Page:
Thursday March 30, 2023

‘Businesses must let go of comfort zone to explore global markets’

March 14, 2017

LAHORE: Inward looking approach of our entrepreneurs would deprive our nation of the long term benefits of going global in a world that requires our businessmen to remain on their toes and accept the challenging opportunities available around the world.

This was the message former commerce minister Razzak Dawood gave to the participants of the two-day Marcon 2017 conference on Monday. The theme of the conference was ‘Breaking the Barriers’.

Speaking as a keynote speaker, Dawood said most of the corporate sectors the world over took up challenges to ensure sustainable growth. “Pakistani corporate sector does not want to move out of the comfort zone it enjoys in the domestic market,” he added.

This short sighted approach, he said was limiting their gains to short term as their market remains limited. “Exploring foreign markets is an uphill job and needs perseverance but is highly rewarding in the long term,” he added.

Dawood said looking for export markets helped companies improve their quality as well as market range. “Some entrepreneurs say that the economy of Pakistan has not reached a stage of development to go global,” he said, and added that many countries at the same stage of development got boosted when their corporate sector explored foreign markets.

He cited the examples of Singapore, Thailand and Indonesia in this regard. “Launching Pakistani brands is absolutely essential to increase our exports. He said without brands we will not be able to add value to our products,” he said.

He said Bangladesh and Nepal that were at a lower stage of development than Pakistan have introduced brands in the global market. Dilating on the reluctance of Pakistani corporate sector to seek foreign markets, he said it was perhaps due to the nature and culture of our entrepreneurs who prefer short term gains instead of long time sustainability.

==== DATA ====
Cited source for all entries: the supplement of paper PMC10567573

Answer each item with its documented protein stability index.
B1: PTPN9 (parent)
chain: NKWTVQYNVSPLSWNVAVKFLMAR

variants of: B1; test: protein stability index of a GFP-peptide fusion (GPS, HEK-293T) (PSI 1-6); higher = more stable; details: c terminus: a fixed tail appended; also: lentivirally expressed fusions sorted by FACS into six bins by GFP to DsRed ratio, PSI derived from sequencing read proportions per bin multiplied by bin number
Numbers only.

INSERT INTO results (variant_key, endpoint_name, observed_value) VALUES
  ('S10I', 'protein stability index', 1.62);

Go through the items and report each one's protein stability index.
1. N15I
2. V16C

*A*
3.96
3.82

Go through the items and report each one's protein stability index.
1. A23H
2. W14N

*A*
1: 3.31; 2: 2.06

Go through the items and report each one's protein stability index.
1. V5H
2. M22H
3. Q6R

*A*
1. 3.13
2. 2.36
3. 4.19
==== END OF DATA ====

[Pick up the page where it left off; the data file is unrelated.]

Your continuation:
Dawood said Pakistan’s economic sustainability is linked to exports. He said, “It is not possible to make a mark in a foreign market in a year or two. It is a long term process that might take up to 25 years,” he cautioned.

The former minister pointed out that a section of the corporate sector of Pakistan has mustered the courage to explore the Middle East market. However, he added this market was limited, “we should enlarge our export destinations”.

Luckily, he said the young highly educated generation that was joining the businesses now did realise the importance of brands and exports. “They are likely to break the market barriers. They understand that Pakistan is fast losing its low cost advantage and building brands and their reputation is the only way to enhance value,” the former minister said.

Speaking of alliances and joint ventures with international concerns, Razzak Dawood also urged the Pakistani corporate sector to consider the option of buying established brands. He said the world is changing rapidly and with it, the challenges as well. “Challenges are always accompanied with opportunities.”

He with Trump coming to power in the United States the dynamics of trade are changing. He said Brexit would cause a different kind of disruption, and the forthcoming elections in France and Germany might also change the economic realities.

The former commerce minister said businesses should formulate their business strategies in the light of new challenges. No country ever has posted a decent and sustained growth without increasing its exports, he added.

Citing his own example, he said that he went global about 30 years back, though not with a brand. He said his company carved out its niche in the next 25 years and was an established brand in the services sector.

Razzak Dawood said it was only after exploring the global markets that one learned how to be internationally competitive. It is only after rubbing shoulders with competitors from various regions that one learns the secret of success by achieving efficiency. “Our executives have the capability to explore the global markets. What they need is passion and commitment,” he concluded.